ShopTalk is available in two versions, one for pediatric cancer patients and one for their siblings. All questions in both versions of the game are written in Spanish as well as in English. Therapists who are interested in obtaining a copy of the game should contact Dr. Wiener directly at firstname.lastname@example.org.
Through Play, Kids and Families Cope with Cancer
If you could look back and change something that you said or did in your life, what would that be?
It’s a difficult question for anyone to answer honestly, not to mention someone who is facing a life-threatening illness. Such a question can be especially difficult for children. But when posed in the atmosphere of play, answering becomes easier.
“Play is really the way to uncover children’s feelings and help them explore their inner world, working through some of their fears and helping them find coping strategies,” explained Dr. Lori Wiener, head of the psychosocial section in NCI’s Pediatric Oncology Branch. She noted that the strategy can work well in some situations for adults, too.
Dr. Wiener developed a workbook to assist children being treated for cancer or HIV infection at NIH with talk therapy sessions, and found the tool to be very successful. She then partnered with Dr. Cindy Mamalian, an artist and psychologist, to develop a prototype board game version of the workbook and began testing it with her patients, gathering their feedback during the revision process.
Nearly 10 years later, the culmination of this project is ShopTalk, a board game that helps therapists lead conversations with pediatric cancer patients and their parents about difficult emotional issues related to the illness that has affected their lives. ShopTalk is the only such therapeutic game designed for children aged 7 to 16 years.
Dr. Wiener has been working with the nonprofit organization SuperSibs to distribute the sibling version of the game, and she has contacted psychosocial oncology programs at hospitals around the country that treat children with cancer. The response from those who are using ShopTalk has been very enthusiastic.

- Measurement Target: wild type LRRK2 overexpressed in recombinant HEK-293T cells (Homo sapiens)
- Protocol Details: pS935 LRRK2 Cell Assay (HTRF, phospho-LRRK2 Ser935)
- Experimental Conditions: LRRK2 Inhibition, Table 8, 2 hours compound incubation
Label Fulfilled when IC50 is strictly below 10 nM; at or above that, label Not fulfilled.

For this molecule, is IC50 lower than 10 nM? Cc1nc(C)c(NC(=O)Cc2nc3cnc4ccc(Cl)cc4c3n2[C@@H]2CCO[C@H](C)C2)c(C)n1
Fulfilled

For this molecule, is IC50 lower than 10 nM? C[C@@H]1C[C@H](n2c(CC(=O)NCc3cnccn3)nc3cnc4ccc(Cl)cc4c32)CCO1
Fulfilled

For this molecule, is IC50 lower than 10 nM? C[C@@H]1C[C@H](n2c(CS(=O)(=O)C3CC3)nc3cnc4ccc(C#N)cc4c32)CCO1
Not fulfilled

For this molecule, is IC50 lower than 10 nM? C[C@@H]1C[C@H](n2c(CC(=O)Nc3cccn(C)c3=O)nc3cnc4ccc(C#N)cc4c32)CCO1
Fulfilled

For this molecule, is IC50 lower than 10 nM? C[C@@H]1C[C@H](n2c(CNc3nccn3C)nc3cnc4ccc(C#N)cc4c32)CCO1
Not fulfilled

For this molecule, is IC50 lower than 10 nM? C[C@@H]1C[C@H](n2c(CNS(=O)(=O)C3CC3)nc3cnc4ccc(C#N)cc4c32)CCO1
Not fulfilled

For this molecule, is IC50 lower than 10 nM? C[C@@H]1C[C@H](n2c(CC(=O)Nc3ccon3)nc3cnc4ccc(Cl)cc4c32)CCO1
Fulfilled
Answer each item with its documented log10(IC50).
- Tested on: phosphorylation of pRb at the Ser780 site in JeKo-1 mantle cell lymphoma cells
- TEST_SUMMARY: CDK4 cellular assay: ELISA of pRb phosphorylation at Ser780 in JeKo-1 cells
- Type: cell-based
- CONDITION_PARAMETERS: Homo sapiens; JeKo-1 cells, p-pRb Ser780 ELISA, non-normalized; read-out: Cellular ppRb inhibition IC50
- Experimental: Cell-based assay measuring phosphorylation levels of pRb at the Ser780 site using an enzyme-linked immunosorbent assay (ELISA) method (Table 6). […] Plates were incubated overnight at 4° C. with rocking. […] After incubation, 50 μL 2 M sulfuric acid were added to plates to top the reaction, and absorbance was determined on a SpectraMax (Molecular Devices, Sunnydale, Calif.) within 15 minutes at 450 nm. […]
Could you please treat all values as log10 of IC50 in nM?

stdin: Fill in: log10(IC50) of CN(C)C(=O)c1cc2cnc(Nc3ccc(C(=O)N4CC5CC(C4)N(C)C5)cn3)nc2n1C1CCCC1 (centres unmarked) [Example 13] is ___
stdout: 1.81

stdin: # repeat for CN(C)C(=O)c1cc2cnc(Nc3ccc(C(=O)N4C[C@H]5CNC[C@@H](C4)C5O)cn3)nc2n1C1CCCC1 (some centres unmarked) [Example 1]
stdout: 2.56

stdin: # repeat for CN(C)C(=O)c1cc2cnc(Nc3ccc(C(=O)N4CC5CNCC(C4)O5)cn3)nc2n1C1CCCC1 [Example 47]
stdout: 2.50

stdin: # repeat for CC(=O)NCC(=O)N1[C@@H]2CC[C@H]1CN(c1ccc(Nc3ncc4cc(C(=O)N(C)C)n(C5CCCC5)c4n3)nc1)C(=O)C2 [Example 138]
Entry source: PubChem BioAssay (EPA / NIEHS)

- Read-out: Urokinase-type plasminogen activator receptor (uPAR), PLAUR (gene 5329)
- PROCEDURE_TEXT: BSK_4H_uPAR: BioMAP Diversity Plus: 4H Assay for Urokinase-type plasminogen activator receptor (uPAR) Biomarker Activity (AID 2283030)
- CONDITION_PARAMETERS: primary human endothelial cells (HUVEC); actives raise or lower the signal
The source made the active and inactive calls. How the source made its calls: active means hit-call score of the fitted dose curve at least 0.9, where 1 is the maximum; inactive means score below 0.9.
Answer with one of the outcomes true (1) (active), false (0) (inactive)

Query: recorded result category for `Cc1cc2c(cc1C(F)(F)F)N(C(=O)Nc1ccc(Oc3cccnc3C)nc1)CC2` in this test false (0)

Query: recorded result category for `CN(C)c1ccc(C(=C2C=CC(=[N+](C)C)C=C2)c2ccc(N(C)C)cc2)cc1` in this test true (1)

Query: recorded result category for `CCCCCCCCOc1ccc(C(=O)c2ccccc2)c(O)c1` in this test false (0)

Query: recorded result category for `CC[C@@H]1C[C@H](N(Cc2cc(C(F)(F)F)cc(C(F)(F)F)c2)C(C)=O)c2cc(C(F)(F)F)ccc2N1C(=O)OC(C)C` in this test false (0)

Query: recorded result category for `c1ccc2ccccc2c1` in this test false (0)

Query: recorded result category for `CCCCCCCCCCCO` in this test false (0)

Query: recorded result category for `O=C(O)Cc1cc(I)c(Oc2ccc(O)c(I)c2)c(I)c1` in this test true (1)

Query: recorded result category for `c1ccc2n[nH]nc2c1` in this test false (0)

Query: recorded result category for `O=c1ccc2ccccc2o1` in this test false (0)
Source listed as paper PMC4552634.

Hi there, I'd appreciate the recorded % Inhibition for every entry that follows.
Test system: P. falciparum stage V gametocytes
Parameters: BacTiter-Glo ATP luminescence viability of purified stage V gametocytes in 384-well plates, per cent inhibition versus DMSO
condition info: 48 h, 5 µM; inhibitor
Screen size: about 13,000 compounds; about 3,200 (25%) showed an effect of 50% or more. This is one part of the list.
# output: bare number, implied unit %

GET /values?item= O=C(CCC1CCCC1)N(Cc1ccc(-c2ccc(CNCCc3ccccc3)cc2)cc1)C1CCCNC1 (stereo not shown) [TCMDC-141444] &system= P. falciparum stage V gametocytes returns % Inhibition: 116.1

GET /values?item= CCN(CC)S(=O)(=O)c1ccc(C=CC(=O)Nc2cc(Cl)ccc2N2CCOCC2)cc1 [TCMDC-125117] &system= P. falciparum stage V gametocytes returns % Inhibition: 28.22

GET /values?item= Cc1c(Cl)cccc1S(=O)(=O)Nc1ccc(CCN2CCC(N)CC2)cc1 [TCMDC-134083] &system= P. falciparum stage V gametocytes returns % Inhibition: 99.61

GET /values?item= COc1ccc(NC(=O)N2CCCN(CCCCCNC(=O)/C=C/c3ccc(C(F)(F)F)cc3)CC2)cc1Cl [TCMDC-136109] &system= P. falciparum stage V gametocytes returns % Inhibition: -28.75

“I have been using the game several times a week since I put it out in my office,” said Dr. Rachel Levi, a pediatric clinical psychologist in Oakland, CA. “Uniformly, the feedback has been positive from both me and the kids with whom I've used it.”
Other clinical psychologists and professors of pediatric medicine have written to Dr. Wiener with simple notes of “Thank you!” for providing them with such a valuable clinical tool.
Because critical information can be revealed through the course of play—suicidal feelings, for example, or non-adherence to medication regimens—Dr. Wiener stressed that the game should only be used with the supervision of a trained therapist so that opportunities for intervention aren’t missed.
ShopTalk players visit 10 different “shops” around the board, choosing one of 6 “gifts” from each store to place in their individual shopping bag when they choose to answer the question. The shops are named according to different themes: The Ball’s in Your Court sports store, for example, allows players to explore how they would respond to various social scenarios during treatment.
The added beauty of the game lies in its flexibility. Questions can be very simple, such as, “What is your favorite movie?” or they can be deeper, such as, “Do you think that children with a disease should be disciplined the same as kids who are healthy?” In this way, a therapist can tailor the game to the needs of the players, delving deeper with each round or tailoring the questions to an individual’s concerns or needs.
After hearing the question, the player is asked if they would like to buy the gift. If they’re not comfortable answering, they can say, “No thanks, just looking.” Questions can also be addressed to the entire group of players, allowing the chance for someone who isn’t comfortable talking about his or her own problem to learn through the experience of others.
Though it’s based on the premise of fun, ShopTalk clearly enters into emotionally charged territory. Dr. Wiener says that it’s important for people to talk about the thoughts that keep them awake at night, rather than struggling in silence.
“Many kids who have cancer are concerned about sharing information that will upset their parents,” she explained. “But their parents may be having these same thoughts. So they each end up coping in emotional isolation, putting a lot of energy into not thinking about what is troubling them. This game provides them a safe opportunity to find coping strategies together, so that they can focus their energy on healing, rather than avoidance.”
Last week, Dr. Wiener played ShopTalk with the family of a child who has cancer during a therapy session. One of the questions asked them to recall events from the day that each of them learned about the diagnosis, more than 4 years ago.
“They all remembered an amazing amount of detail,” she explained. “It gave them a chance to correct misperceptions about what had happened and what was said, and each obtained a new awareness about how traumatizing that particular time was for each of them. The conversation wouldn’t have happened if we weren’t playing the game.”